When surrounded by air, symmetrical sandwiching or stacking of a thin layer of metal between two dielectrics, such as transparent oxides, is known to increase transmission of light relative to an unsandwiched or exposed thin metal layer. However, symmetrical dielectric stacks are ineffective in reducing reflection when in contact with another dielectric material of a higher index of refraction. Symmetrical stacks are generally ineffective to reduce reflection when employed as a transparent top conductive layers, since doped, hydrogenated amorphous silicon has a refractive index of about 4.0. The present invention employs a stack having light transmitting or dielectric layers of dissimilar optical thicknesses to reduce detrimental reflectance of a stack or sandwich used as a light transmitting top conductive layer.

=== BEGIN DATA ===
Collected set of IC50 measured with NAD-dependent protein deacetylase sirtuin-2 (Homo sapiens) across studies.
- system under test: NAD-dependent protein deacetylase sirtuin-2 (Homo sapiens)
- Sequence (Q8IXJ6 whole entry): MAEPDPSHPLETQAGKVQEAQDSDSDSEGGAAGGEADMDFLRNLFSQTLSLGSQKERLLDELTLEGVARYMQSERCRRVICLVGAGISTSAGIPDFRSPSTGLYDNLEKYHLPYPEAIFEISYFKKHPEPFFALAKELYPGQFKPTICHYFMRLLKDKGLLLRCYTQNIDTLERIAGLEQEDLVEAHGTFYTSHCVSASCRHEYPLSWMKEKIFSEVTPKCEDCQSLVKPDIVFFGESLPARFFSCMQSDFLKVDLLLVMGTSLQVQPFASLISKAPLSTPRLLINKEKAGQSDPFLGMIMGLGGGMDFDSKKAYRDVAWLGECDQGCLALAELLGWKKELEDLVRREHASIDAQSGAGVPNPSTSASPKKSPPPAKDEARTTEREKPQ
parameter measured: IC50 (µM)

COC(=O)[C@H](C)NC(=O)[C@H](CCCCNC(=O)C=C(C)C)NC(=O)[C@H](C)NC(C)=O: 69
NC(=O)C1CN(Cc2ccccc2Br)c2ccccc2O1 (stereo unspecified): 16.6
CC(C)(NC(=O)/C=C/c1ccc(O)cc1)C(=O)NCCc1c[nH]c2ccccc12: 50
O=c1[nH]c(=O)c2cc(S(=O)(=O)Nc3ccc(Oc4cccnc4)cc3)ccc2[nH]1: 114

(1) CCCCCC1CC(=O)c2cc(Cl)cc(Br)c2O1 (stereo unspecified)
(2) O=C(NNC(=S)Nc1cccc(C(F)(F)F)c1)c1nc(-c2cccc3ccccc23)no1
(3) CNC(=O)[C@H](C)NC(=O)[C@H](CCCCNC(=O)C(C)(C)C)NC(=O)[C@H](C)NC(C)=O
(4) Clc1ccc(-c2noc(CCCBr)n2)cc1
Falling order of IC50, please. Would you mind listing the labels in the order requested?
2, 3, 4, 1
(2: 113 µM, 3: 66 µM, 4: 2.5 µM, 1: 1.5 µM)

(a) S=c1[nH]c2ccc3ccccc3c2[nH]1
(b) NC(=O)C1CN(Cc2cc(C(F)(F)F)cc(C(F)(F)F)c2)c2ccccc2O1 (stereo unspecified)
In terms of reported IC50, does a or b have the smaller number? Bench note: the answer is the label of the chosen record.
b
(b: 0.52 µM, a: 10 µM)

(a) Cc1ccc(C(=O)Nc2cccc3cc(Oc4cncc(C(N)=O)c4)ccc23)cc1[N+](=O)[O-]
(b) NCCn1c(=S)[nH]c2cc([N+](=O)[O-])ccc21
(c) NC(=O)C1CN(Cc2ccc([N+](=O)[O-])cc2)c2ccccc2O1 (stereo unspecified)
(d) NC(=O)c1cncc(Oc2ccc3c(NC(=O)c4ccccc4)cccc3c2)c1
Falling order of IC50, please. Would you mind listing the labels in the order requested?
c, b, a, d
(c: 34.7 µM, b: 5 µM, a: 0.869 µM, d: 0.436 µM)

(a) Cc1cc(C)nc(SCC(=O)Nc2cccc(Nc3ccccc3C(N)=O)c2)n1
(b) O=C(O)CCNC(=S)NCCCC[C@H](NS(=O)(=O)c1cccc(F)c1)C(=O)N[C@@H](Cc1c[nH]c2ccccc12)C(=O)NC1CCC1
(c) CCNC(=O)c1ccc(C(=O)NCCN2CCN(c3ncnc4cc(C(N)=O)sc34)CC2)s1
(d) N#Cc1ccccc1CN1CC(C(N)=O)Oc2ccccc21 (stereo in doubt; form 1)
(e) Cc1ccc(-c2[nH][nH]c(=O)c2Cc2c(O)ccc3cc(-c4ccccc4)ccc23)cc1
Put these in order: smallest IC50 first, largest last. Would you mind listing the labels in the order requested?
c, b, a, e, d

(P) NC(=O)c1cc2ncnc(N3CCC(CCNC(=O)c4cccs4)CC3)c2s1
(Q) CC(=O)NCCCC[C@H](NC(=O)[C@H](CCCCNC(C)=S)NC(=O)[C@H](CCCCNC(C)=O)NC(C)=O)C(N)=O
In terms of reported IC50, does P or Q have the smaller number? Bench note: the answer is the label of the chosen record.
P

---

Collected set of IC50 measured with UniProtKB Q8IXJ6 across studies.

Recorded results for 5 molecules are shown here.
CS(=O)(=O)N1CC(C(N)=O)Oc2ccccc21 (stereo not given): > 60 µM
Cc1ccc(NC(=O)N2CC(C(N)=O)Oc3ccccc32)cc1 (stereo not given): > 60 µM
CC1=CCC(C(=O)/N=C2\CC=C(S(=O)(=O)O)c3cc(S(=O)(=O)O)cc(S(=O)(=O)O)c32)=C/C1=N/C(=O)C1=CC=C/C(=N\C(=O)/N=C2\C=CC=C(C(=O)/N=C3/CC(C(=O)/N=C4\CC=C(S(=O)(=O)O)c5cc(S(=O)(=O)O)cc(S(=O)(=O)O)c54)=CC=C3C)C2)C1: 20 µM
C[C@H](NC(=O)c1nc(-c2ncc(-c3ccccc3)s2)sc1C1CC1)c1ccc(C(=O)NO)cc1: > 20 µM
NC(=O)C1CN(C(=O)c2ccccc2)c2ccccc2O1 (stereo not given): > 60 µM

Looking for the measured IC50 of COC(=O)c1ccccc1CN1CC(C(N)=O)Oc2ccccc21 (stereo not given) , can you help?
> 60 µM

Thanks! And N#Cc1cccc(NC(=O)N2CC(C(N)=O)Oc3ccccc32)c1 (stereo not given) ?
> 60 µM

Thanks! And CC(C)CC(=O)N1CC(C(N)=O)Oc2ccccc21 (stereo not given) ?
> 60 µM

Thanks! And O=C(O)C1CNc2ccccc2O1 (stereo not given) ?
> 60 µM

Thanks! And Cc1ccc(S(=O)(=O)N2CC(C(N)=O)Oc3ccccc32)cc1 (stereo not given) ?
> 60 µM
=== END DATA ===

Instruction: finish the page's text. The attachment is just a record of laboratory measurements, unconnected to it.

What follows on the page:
By "dissimilar optical thickness" is meant that the optical path length differs in each of the layers 22 and 24. Optical thickness is dependent upon physical thickness and refractive index. Thus by employing nonidentical materials or, alternatively, different physical thicknesses or, alternatively, nonidentical materials and different physical thicknesses layers 22 and 24, having dissimilar optical thickness, may be formed. The resulting stack is an improvement over previously known light transmitting electrically conductive electrodes because it reflects less light and transmits more light to the silicon layer. The reduced reflection and increased transmission remain even though a typical encapsulant layer 20 is applied.